San José, Costa Rica, since 1956

Hurricane Sandy grounds 12,000 U.S. flights

NEW YORK – Almost 12,000 flights have been grounded as Hurricane Sandy thwarted travel up and down the U.S. East Coast, and airlines warned it could be days before normal schedules resume.

That number is expected to grow as the slow-moving “Frankenstorm” churns its way up the coast, whipping up strong winds, heavy rains and thick snow once it encounters a cold front coming down from Canada.

Three smaller coastal airports shut down completely Monday and many others – including as far inland as Philadelphia – may as well have, as nearly every flight was cancelled.

Some 1,302 flights were cancelled on Sunday as airlines prepared for the storm, according to the online aviation tracking service

Another 7,016 were cancelled Monday, including 1,220 in Philadelphia and around 1,000 at each of New York’s three airports.

A further 3,386 flights already have been cancelled for Tuesday and 147 on Wednesday.

Storm-driven waves crashed ashore and flooded seafront communities across a swathe of the eastern United States on Monday as Hurricane Sandy barreled towards land.

Officials warned that the threat to life and property was “unprecedented” and ordered hundreds of thousands of residents in cities and towns from New England to North Carolina to evacuate their homes and seek shelter.

The storm, a deadly combination of a tropical hurricane rolling north from the Caribbean and fierce wintry winds approaching from Canada, was expected to leave tens of millions without power, and trigger coastal and river flooding.

Amtrak trains up and down the coast were cancelled until Wednesday and tens of thousands of travelers were marooned in airports, with flights grounded.

“The most important message to the public I have right now, is please listen to what your state and local officials are saying. When they tell you to evacuate, you need to evacuate,” President Barack Obama said.

The New York Stock Exchange, the Nasdaq and the futures markets in Chicago were closed on Monday, some of the world’s richest cities were effectively shut for business and the U.S. election campaign was severely disrupted.

The category one hurricane, which has already killed at least 66 people in the Caribbean, is expected to make landfall near the evacuated gambling haven of Atlantic City, New Jersey, in the early evening.

Forecasters, however, have warned that the storm’s effects could extend all the way from North Carolina to New England. Parts of New York and Boston were subject to evacuation orders, and Washington was rain-swept and deserted.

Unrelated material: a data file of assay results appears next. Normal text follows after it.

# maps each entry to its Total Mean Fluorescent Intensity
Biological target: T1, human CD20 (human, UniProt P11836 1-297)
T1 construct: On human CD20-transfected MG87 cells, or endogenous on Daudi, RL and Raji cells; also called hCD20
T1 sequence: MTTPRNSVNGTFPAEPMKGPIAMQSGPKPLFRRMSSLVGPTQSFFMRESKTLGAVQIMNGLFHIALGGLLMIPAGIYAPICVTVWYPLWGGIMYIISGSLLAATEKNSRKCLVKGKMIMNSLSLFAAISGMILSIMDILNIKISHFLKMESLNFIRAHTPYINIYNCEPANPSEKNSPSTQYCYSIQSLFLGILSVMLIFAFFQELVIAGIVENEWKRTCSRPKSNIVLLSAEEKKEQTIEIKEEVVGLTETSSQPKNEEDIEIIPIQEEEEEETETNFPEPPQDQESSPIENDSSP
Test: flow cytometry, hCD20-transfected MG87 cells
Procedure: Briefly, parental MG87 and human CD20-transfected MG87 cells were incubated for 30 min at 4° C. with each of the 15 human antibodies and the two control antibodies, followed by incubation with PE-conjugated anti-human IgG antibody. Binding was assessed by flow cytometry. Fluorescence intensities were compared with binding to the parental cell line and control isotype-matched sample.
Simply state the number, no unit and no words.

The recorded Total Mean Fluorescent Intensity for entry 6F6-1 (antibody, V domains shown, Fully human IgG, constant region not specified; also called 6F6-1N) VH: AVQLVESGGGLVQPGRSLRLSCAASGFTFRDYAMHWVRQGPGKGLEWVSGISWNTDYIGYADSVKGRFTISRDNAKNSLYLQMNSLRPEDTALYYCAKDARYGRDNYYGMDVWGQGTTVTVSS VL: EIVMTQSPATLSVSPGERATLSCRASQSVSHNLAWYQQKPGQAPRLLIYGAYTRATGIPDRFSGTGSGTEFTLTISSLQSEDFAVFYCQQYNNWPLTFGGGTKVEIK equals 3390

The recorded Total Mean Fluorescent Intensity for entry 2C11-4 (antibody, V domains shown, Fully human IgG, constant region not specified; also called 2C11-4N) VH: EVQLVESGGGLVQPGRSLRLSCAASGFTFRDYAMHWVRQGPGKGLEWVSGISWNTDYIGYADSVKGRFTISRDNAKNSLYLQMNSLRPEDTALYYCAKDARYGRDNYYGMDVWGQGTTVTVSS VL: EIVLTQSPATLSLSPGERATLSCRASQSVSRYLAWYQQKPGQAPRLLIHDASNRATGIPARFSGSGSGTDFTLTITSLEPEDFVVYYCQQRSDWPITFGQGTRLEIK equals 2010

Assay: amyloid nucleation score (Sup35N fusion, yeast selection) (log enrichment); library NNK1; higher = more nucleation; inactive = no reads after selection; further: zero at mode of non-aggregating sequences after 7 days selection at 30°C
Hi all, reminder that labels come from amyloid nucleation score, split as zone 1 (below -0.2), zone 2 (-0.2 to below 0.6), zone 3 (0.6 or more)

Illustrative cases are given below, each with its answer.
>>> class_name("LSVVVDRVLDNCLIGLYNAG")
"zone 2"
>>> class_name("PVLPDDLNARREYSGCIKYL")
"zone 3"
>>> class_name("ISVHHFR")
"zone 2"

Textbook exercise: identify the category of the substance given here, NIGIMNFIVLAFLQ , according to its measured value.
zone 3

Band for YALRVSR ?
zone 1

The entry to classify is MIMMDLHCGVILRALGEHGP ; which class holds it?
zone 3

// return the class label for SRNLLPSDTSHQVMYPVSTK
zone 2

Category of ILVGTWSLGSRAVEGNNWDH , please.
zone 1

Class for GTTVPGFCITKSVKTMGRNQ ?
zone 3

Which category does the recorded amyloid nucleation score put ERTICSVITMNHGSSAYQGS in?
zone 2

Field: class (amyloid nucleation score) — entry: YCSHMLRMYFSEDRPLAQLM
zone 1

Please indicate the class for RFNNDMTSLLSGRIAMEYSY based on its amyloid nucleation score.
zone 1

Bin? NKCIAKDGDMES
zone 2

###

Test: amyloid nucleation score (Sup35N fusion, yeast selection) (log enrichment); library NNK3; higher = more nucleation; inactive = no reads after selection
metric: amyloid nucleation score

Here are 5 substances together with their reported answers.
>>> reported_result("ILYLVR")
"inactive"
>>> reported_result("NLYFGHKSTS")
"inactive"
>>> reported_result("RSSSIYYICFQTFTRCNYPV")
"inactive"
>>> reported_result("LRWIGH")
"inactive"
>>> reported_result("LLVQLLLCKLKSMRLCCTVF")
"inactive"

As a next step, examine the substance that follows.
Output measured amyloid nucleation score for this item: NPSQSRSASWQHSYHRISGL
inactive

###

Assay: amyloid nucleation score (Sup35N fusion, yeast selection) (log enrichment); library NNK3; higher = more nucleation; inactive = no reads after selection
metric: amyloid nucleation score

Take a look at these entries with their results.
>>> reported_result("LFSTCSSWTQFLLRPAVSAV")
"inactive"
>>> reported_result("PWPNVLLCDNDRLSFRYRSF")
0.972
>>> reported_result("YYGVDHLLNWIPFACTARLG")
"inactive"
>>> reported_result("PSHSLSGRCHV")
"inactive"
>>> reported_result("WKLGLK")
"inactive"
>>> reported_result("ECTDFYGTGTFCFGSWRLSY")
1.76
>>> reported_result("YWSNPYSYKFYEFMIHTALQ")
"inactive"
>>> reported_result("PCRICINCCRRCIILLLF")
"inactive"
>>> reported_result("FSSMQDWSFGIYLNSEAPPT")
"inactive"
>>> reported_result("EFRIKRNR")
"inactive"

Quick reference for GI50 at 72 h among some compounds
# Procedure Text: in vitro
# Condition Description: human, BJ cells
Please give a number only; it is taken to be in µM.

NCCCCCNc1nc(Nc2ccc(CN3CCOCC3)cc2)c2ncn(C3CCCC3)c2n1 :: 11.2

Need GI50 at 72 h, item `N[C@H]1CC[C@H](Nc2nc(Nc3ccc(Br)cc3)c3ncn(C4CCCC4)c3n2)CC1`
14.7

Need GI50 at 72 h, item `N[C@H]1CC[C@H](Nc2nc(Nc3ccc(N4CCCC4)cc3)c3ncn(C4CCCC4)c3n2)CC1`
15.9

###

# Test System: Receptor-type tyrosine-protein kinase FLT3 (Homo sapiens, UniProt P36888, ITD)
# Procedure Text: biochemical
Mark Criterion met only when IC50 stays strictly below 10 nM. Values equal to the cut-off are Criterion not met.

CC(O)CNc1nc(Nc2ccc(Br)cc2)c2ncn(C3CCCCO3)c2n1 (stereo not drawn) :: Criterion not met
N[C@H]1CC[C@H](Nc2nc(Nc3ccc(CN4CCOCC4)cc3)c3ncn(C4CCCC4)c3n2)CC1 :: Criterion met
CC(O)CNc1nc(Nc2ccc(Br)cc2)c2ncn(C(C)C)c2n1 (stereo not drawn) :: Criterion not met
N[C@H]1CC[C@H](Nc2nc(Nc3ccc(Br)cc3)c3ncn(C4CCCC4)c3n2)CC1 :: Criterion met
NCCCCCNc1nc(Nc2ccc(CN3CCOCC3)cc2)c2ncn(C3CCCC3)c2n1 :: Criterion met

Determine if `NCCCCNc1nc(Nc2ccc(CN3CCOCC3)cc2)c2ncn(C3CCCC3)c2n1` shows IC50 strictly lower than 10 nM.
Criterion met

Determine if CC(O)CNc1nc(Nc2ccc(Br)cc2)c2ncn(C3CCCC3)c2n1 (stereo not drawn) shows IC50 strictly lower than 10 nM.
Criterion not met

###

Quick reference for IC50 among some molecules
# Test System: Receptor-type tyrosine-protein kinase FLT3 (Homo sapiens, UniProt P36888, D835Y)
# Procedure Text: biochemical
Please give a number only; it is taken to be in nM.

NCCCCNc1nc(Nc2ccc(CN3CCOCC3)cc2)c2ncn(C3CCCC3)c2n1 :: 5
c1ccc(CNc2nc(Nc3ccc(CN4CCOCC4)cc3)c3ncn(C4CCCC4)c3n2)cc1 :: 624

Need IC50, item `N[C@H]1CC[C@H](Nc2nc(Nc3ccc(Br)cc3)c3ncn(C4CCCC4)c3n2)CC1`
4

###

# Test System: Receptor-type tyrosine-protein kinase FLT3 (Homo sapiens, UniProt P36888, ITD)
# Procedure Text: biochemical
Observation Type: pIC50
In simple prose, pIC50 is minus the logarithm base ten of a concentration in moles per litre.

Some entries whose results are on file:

As it approached, Sandy’s maximum sustained winds strengthened to 90 miles per hour from 75 mph in the morning, and at 1800 GMT, its eye was located 110 miles southeast of Atlantic City.

The center of Sandy is expected to make landfall along or just south of the southern New Jersey coast by early evening, the National Hurricane Center said.

With just eight days until polling day, Obama canceled an appearance in the swing state of Florida, returning to the White House to steer the relief effort while citizens watched the weather on live webcams.

“The election will take care of itself next week,” Obama said. “Right now, our No. 1 priority is to make sure that we are saving lives … and that we respond as quickly as possible to get the economy back on track.”

Both the Democratic incumbent and his Republican rival, Mitt Romney, were keen to stay on top of public sentiment regarding the storm, given the memory of Hurricane Katrina in 2005. Romney also cancelled some appearances.

In Costa Rica

The alert status on the east coast of the U.S. also makes planning a trip from Costa Rica to the United States difficult.

Juan Santamaría International Airport (SJO) reported on its website ( that flight LR 660 on Monday at 6:45 pm to New York and flight UA 1079 on Tuesday at 7:28 a.m. to Newark were canceled due to weather. More cancelled flights are expected as the powerful hurricane makes landfall.

Travelers are advised to contact airlines for more information.

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